The House Appropriations Committee approved a Commerce, Justice, Science (CJS) Appropriations bill for 2012 funding which fails to provide any money to the State Criminal Alien Assistance Program (SCAAP). (Press Release, July 13, 2011) The draft legislation, which cleared committee by voice vote, provides funding for the Department of Justice (DOJ), Department of Commerce, the National Aeronautics and Space Administration and the National Science Foundation, in addition to related agencies. (Bill Draft) SCAAP receives its annual budgetary allotment through DOJ appropriations.
SCAAP provides federal money to states and local municipalities for the costs they incur from the incarceration of criminal aliens. (Bureau of Justice Assistance SCAAP Guidelines and Application) To qualify for reimbursement, a jurisdiction must have incarcerated an alien with at least one felony or two misdemeanor convictions for violations of state or local law for a time period of no less than four consecutive days. (Id.) The authority for SCAAP comes from Section 241(i) of the Immigration and Nationality Act. According to this statute, the state or political subdivision can submit a written request to the DOJ for compensation. SCAAP is, however, subject to the annual congressional budgetary allotments.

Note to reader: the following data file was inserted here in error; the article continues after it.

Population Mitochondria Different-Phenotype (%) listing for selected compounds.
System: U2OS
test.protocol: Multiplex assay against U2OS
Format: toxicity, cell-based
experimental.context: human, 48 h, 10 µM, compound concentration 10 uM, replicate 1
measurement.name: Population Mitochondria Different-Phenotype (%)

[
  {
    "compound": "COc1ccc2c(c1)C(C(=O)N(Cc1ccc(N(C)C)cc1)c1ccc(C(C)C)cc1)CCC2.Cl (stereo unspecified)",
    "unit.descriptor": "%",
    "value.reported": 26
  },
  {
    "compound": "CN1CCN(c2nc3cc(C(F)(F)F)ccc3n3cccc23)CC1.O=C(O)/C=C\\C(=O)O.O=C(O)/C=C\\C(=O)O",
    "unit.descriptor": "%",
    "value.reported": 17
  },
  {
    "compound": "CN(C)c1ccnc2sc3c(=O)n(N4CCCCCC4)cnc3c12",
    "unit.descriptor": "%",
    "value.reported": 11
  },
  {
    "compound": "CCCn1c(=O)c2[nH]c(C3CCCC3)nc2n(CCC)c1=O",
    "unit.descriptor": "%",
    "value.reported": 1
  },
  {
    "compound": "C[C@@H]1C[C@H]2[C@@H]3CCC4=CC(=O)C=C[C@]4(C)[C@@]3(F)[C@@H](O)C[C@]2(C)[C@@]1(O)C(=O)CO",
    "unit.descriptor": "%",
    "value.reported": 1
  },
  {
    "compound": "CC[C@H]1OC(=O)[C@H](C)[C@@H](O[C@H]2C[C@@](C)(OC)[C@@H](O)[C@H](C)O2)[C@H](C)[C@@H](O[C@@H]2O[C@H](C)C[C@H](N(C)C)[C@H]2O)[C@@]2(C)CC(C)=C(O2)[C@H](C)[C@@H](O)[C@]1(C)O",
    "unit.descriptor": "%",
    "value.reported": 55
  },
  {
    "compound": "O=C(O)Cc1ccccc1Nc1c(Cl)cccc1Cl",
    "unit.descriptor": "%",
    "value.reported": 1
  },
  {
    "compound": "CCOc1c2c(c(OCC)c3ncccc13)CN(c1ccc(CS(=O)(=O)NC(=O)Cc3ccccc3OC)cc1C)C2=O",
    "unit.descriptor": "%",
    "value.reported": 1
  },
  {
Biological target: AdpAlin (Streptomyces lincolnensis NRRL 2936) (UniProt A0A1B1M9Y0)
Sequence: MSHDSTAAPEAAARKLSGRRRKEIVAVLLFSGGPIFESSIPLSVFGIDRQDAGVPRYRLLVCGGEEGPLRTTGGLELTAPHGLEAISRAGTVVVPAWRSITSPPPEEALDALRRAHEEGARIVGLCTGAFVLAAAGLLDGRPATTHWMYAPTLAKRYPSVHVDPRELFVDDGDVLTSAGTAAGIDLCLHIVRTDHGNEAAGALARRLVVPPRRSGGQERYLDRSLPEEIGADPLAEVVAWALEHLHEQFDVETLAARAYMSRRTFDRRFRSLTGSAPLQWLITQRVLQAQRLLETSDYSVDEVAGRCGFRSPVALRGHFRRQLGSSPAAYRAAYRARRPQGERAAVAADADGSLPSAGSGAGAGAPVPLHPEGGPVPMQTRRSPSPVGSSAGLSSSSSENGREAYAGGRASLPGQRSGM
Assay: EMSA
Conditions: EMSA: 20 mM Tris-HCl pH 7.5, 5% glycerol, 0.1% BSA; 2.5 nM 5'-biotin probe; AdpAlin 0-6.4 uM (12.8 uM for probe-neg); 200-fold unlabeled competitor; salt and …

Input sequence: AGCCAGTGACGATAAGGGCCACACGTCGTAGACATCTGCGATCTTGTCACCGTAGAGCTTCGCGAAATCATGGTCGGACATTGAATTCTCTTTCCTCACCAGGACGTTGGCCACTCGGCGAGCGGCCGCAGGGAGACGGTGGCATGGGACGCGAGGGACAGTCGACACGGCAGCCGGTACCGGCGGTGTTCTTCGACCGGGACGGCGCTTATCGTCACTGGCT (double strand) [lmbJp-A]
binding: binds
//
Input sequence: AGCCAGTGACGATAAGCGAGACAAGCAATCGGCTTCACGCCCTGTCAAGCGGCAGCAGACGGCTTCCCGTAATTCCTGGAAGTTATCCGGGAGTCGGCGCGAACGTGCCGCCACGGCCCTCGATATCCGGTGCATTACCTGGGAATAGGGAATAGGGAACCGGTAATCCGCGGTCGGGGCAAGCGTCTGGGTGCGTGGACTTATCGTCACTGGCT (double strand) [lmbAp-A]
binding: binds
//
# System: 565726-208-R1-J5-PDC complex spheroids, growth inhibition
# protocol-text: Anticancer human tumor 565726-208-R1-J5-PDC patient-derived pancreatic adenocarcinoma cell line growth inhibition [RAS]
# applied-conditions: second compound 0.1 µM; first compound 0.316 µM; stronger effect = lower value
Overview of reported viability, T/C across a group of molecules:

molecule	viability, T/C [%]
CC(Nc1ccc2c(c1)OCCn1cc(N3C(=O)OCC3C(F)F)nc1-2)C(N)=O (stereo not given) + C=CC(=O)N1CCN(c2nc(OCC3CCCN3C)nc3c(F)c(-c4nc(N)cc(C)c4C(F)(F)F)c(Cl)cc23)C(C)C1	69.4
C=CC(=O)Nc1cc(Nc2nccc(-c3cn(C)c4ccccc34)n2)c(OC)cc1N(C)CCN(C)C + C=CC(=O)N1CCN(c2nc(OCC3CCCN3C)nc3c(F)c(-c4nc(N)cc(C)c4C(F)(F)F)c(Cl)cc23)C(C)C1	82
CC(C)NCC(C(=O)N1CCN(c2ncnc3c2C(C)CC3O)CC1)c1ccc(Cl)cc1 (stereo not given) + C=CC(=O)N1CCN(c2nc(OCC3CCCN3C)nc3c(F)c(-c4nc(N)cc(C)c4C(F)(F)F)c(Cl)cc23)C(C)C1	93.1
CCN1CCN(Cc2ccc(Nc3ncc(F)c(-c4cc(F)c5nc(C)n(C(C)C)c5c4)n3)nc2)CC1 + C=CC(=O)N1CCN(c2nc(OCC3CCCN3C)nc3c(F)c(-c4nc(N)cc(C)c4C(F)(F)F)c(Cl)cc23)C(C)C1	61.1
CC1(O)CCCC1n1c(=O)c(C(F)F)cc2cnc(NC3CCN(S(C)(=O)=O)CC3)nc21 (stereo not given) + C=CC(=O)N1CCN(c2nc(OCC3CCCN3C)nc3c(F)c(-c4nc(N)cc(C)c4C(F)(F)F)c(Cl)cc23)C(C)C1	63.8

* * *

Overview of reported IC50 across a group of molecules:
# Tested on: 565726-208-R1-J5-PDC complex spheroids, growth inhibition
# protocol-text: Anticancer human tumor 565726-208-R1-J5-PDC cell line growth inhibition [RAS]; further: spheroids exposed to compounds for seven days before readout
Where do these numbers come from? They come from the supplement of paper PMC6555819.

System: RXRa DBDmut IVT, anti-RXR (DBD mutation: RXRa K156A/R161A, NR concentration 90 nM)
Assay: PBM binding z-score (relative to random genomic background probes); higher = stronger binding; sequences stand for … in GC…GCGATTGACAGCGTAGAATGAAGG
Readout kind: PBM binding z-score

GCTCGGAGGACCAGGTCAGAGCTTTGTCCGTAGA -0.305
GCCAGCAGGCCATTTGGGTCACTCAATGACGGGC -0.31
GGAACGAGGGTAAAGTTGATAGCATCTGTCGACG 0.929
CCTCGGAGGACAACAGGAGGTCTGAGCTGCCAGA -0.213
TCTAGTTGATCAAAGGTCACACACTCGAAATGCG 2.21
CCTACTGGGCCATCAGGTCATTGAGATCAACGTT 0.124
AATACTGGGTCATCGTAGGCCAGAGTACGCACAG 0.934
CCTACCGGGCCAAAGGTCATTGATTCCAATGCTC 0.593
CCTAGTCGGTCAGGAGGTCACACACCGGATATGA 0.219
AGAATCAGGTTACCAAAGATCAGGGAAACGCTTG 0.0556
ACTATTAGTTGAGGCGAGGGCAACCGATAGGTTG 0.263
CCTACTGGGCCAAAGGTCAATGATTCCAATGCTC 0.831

Representative Frank Wolf (R-VA), who serves on the Appropriations Committee, provided hope that SCAAP funding might eventually be restored to the 2012 budget. (CQ, July 13, 2011) Wolf remarked on the benefits of SCAAP and asserted that he would make it a priority. (Id.) Due to Congressman Wolf’s confidence on SCAAP’s potential return, Representative John Carter (R-TX) withdrew an amendment which would have provided $136 million to the program. (Id.) “You have my commitment,” Wolf told Carter, that “[funding] will be at this number, but I believe it will be higher than this number.” (Id.)